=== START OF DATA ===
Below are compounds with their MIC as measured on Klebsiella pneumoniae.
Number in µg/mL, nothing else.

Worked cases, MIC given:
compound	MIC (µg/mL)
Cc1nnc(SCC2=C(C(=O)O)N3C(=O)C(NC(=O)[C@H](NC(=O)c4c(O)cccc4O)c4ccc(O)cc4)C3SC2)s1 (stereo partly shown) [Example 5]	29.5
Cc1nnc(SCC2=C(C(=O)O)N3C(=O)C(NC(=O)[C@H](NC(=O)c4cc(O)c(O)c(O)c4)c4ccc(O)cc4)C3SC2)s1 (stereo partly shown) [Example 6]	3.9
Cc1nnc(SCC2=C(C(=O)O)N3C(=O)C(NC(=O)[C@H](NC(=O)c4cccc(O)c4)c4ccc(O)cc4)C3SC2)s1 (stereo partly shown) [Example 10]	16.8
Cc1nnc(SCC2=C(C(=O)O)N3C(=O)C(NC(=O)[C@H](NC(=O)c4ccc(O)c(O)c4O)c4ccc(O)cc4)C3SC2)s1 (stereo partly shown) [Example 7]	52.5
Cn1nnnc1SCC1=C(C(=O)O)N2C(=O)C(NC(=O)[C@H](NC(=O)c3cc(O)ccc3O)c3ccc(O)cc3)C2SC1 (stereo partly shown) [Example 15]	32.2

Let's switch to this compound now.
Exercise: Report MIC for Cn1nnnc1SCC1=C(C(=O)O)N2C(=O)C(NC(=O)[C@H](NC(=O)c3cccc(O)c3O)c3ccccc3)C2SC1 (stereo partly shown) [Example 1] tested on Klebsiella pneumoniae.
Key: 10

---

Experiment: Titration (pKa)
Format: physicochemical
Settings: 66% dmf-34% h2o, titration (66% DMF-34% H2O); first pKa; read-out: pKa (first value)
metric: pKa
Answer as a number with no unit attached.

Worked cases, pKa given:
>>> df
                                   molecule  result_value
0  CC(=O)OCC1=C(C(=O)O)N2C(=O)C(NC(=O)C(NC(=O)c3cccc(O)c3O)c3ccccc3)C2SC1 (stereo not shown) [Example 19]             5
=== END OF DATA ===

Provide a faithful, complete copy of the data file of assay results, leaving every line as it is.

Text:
Below are compounds with their MIC as measured on Klebsiella pneumoniae.
Number in µg/mL, nothing else.

Worked cases, MIC given:
compound	MIC (µg/mL)
Cc1nnc(SCC2=C(C(=O)O)N3C(=O)C(NC(=O)[C@H](NC(=O)c4c(O)cccc4O)c4ccc(O)cc4)C3SC2)s1 (stereo partly shown) [Example 5]	29.5
Cc1nnc(SCC2=C(C(=O)O)N3C(=O)C(NC(=O)[C@H](NC(=O)c4cc(O)c(O)c(O)c4)c4ccc(O)cc4)C3SC2)s1 (stereo partly shown) [Example 6]	3.9
Cc1nnc(SCC2=C(C(=O)O)N3C(=O)C(NC(=O)[C@H](NC(=O)c4cccc(O)c4)c4ccc(O)cc4)C3SC2)s1 (stereo partly shown) [Example 10]	16.8
Cc1nnc(SCC2=C(C(=O)O)N3C(=O)C(NC(=O)[C@H](NC(=O)c4ccc(O)c(O)c4O)c4ccc(O)cc4)C3SC2)s1 (stereo partly shown) [Example 7]	52.5
Cn1nnnc1SCC1=C(C(=O)O)N2C(=O)C(NC(=O)[C@H](NC(=O)c3cc(O)ccc3O)c3ccc(O)cc3)C2SC1 (stereo partly shown) [Example 15]	32.2

Let's switch to this compound now.
Exercise: Report MIC for Cn1nnnc1SCC1=C(C(=O)O)N2C(=O)C(NC(=O)[C@H](NC(=O)c3cccc(O)c3O)c3ccccc3)C2SC1 (stereo partly shown) [Example 1] tested on Klebsiella pneumoniae.
Key: 10

---

Experiment: Titration (pKa)
Format: physicochemical
Settings: 66% dmf-34% h2o, titration (66% DMF-34% H2O); first pKa; read-out: pKa (first value)
metric: pKa
Answer as a number with no unit attached.

Worked cases, pKa given:
>>> df
                                   molecule  result_value
0  CC(=O)OCC1=C(C(=O)O)N2C(=O)C(NC(=O)C(NC(=O)c3cccc(O)c3O)c3ccccc3)C2SC1 (stereo not shown) [Example 19]             5